WASHINGTON, DC, June 8, 2006 (ENS) –
To celebrate World Ocean Day, conservation organizations have bestowed the second annual Global Ocean Conservation Award upon two Fijian leaders for their work protecting the island nation’s unique marine biodiversity. World Ocean Day falls on June 8 each year.
Fijian Prime Minister Laisenia Qarase and Paramount Chief Tui Macuata Ratu Aisea Katonivere of Fiji’s Macuata province on the island of Vanua Levu, were honored for their partnership and commitment to ensuring that at least 30 percent of Fiji’s inshore and offshore marine areas will be effectively managed and financed within a comprehensive, ecologically representative network of marine protected areas by the year 2020.
20060608_qaraselaiseniaFijian Prime Minister Laisenia Qarase (Photo courtesy Government of New Zealand)
“The Fijian government, our local communities and non-governmental organizations all work together in this stupendous partnership,” Qarase said. “Our commitment is to develop our network of marine protected areas into a mainstay for national incomes, coastal livelihoods and traditional cultures, so that our waters can continue to be a source of beauty and biodiversity as much as sustenance and income for all future generations.”
Tui Macuata, a newly elected senator in Fiji’s Great Council of Chiefs traveled to New York to accept the award at a ceremony on Wednesday.
“In January 2005, Fiji made history with its marine protected area pledge of 30 percent,” said Dr. Sylvia Earle, executive director of Conservation International’s Global Marine Division. “Their example, including the fine collaboration of government with community, has helped to spark a domino effect of protected areas for some of the world’s most precious marine ecosystems,” she said.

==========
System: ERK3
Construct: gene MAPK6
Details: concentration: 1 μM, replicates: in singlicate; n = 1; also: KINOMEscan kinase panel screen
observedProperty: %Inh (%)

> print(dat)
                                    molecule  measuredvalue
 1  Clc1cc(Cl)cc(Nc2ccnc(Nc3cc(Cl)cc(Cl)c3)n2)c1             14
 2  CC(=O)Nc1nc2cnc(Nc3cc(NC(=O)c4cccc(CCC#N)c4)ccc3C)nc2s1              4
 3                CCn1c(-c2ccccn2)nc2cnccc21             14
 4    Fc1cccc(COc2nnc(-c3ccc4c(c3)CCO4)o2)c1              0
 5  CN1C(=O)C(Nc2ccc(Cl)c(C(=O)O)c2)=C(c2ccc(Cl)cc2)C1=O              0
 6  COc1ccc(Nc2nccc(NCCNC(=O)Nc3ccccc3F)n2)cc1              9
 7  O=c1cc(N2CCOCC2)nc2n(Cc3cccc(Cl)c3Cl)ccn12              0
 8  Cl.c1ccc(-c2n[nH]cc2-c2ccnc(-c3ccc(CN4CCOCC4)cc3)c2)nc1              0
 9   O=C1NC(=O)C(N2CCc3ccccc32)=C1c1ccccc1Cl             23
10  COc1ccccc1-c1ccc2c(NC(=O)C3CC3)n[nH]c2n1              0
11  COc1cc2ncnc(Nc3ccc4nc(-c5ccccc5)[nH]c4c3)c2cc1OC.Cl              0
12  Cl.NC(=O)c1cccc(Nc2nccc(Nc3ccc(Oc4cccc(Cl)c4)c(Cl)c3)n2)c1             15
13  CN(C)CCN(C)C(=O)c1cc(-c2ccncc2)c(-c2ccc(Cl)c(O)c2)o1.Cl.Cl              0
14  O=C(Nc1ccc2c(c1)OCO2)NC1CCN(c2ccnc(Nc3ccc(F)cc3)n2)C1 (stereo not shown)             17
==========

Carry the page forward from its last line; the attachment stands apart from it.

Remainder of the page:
Inspired by Fiji’s pledge, other Pacific Island nations have undertaken to protect 30 percent of near-shore marine resources and 20 percent of terrestrial resources on their islands by 2020. They include Palau, the Federated States of Micronesia, the Marshall Islands, Guam and the Northern Mariana Islands.
Inspired by this movement, known as the Micronesia Challenge, the Caribbean island nation of Grenada has pledged to put 25 percent of its near-shore marine resources under effective conservation by 2020.
In addition to his traditional role as chief, and his new role as senator, Tui Macuata is responsible for governmental administration in his province of 110,000 people, which is home to the Great Sea Reef, the third largest barrier reef in the world.20060608_fiji
Tui Macuata has persuaded four other chiefs to join him in establishing the 59 square kilometer Macuata Marine Protected Area Network and management plan.
One-third of Fiji’s ocean waters will be protected as marine reserves. (Photo courtesy Government of Fiji)
He is now planning a campaign within the Great Council of Chiefs. “I am proud to be a conservation convert,” Tui Macuata said. “I am going to encourage the Great Council to renew their commitment to marine conservation, because our only chance for the future is through conservation.”